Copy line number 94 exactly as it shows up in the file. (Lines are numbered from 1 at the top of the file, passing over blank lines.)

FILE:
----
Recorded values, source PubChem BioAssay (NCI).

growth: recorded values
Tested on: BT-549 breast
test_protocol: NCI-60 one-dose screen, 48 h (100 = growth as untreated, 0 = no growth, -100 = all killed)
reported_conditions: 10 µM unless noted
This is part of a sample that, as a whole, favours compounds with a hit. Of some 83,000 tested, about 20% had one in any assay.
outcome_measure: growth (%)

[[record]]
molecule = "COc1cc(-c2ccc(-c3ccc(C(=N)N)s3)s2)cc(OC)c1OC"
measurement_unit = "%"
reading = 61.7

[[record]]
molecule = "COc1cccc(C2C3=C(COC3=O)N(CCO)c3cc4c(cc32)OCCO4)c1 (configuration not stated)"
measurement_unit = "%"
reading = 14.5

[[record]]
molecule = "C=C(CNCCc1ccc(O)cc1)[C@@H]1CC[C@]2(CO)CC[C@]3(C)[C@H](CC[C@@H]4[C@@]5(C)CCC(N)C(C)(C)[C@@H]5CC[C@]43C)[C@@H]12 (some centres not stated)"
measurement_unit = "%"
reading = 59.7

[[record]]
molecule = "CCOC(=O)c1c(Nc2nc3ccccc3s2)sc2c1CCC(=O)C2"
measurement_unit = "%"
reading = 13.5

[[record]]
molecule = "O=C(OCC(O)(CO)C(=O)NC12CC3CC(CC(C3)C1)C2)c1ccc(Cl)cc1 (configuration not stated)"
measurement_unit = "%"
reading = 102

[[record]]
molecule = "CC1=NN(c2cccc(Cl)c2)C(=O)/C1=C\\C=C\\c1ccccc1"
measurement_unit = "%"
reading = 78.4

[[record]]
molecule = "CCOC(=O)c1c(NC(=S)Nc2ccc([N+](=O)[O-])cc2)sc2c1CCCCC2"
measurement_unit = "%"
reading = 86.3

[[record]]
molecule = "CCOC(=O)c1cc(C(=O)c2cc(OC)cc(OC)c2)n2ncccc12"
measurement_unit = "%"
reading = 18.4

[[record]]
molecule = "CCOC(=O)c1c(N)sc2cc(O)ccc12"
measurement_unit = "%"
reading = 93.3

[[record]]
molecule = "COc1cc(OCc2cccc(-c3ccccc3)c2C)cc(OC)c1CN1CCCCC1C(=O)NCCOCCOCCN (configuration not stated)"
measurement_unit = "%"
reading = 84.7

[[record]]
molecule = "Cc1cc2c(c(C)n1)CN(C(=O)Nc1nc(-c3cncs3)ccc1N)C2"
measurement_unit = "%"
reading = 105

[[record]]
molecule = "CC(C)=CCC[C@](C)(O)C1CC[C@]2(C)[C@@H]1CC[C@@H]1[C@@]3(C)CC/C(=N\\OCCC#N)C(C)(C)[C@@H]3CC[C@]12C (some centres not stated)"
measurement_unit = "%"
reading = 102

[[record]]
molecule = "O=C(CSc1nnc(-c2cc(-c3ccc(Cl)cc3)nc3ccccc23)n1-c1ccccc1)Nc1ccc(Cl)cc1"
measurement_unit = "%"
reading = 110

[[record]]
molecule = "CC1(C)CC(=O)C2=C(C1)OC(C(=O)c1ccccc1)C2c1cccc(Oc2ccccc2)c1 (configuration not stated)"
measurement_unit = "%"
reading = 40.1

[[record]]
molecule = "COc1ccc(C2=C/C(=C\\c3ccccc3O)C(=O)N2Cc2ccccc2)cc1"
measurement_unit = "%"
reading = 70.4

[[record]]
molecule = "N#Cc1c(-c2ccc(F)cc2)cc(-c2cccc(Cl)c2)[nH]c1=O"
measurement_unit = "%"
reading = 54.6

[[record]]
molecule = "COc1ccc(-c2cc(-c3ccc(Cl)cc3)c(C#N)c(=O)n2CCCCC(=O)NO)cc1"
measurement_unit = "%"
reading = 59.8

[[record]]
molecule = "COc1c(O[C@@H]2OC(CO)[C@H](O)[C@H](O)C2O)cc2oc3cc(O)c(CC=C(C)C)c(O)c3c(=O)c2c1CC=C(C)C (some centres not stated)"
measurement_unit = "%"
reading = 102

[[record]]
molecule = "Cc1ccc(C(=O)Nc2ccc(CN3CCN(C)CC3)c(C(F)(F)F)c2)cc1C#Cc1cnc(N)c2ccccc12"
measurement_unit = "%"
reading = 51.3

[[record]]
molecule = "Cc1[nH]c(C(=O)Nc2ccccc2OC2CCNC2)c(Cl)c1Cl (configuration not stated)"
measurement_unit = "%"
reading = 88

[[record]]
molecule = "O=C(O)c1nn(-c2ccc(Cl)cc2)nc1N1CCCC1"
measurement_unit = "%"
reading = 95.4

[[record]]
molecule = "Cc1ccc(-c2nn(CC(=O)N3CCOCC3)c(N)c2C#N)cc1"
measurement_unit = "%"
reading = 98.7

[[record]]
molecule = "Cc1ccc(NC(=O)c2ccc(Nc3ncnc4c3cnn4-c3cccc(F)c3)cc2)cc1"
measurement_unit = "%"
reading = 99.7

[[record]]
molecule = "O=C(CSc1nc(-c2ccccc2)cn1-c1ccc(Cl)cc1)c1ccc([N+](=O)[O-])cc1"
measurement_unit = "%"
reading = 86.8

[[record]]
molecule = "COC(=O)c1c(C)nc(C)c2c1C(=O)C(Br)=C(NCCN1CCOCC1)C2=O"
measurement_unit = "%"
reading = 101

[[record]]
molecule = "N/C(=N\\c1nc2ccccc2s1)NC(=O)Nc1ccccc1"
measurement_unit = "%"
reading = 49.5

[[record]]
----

measurement_unit = "%"